See Winnie for a nice technical and philosophical discussion of these issues. Winnie explicates Ornstein's and others' results in some detail, and disputes Suppes' philosophical conclusions. It is natural to wonder whether chaotic behavior carries over into the realm of systems governed by quantum mechanics as well. Interestingly, it is much harder to find natural correlates of classical chaotic behavior in true quantum systems see Gutzwiller Some, at least, of the interpretive difficulties of quantum mechanics would have to be resolved before a meaningful assessment of chaos in quantum mechanics could be achieved.
The popularization of chaos theory in the relatively recent past perhaps made it seem self-evident that nature is full of genuinely chaotic systems. In fact, it is far from self-evident that such systems exist, other than in an approximate sense.
Nevertheless, the mathematical exploration of chaos in dynamical systems helps us to understand some of the pitfalls that may attend our efforts to know whether our world is genuinely deterministic or not. Is there nothing left that could sway our belief toward or against determinism?
There is, of course: Metaphysical arguments on this issue are not currently very popular. But philosophical fashions change at least twice a century, and grand systemic metaphysics of the Leibnizian sort might one day come back into favor. Conversely, the anti-systemic, anti-fundamentalist metaphysics propounded by Cartwright might also come to predominate. As likely as not, for the foreseeable future metaphysical argument may be just as good a basis on which to discuss determinism's prospects as any arguments from mathematics or physics.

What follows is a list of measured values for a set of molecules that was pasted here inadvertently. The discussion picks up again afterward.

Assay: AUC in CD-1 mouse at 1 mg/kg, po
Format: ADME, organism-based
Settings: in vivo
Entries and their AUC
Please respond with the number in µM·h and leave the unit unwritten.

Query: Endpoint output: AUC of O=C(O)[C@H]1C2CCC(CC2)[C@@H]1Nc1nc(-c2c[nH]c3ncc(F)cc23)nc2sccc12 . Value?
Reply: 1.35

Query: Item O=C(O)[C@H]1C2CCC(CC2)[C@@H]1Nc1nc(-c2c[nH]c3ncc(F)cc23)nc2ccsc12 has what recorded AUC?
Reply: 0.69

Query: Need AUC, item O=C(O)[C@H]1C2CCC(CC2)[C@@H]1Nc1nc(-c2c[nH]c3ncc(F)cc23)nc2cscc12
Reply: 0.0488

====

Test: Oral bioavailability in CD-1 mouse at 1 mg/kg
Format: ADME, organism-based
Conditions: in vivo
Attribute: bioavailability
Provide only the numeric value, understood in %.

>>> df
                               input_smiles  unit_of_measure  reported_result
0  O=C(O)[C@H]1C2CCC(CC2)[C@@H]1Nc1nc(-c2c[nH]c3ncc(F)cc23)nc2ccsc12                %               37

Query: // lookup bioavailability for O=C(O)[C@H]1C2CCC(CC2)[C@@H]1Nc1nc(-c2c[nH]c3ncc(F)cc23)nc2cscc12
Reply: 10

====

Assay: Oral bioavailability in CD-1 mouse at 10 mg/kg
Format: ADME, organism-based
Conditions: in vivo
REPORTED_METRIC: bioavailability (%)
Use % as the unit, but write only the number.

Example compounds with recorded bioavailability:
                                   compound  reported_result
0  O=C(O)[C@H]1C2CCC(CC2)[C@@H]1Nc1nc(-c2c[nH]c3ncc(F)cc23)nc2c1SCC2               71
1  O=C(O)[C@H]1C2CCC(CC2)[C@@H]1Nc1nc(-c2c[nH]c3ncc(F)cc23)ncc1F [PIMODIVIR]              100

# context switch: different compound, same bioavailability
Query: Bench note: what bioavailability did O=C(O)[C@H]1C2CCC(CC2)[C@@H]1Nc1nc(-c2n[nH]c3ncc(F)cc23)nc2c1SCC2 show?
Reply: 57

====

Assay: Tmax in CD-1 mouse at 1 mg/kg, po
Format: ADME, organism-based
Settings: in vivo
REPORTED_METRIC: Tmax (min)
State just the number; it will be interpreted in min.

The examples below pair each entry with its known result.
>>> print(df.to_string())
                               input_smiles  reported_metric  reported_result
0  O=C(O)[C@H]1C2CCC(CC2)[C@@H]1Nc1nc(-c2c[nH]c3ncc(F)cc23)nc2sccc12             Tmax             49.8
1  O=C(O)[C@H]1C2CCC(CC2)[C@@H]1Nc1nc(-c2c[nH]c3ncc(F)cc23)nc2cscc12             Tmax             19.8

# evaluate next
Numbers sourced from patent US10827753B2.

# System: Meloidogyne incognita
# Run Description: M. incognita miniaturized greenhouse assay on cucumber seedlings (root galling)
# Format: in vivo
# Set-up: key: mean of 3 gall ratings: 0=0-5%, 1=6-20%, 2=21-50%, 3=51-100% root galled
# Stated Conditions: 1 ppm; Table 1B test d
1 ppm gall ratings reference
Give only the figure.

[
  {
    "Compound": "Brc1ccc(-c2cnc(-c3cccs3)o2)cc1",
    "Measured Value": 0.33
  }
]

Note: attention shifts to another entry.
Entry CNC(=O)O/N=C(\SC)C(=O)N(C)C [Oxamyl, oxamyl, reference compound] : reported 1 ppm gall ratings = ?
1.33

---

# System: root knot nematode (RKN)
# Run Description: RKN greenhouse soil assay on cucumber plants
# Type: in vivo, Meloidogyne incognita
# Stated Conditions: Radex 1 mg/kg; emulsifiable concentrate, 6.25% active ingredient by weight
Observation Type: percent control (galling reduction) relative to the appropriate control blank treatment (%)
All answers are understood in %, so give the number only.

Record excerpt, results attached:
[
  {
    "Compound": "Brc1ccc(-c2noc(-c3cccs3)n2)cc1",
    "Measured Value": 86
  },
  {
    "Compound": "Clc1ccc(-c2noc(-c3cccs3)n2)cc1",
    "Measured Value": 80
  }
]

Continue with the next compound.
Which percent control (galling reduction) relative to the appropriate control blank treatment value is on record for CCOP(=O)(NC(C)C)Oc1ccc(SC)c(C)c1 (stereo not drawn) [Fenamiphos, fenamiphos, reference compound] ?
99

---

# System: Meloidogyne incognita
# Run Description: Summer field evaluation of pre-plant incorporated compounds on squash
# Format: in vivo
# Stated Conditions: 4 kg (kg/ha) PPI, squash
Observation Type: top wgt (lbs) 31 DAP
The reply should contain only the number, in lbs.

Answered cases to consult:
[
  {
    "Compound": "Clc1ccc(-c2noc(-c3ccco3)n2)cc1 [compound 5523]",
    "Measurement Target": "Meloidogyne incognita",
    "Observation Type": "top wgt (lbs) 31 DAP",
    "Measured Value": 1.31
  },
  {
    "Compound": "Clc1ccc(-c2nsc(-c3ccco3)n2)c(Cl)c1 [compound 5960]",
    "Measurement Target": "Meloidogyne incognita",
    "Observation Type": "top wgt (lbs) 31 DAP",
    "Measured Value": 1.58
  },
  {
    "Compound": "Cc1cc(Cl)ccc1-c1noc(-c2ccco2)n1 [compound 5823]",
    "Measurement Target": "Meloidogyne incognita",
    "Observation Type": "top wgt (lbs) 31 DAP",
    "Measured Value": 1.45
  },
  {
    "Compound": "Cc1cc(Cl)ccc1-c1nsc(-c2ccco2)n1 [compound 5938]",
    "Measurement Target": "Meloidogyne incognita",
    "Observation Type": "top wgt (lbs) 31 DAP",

John Earman's Primer on Determinism remains the richest storehouse of information on the truth or falsity of determinism in various physical theories, from classical mechanics to quantum mechanics and general relativity. Here I will give only a brief discussion of some key issues, referring the reader to Earman and other resources for more detail.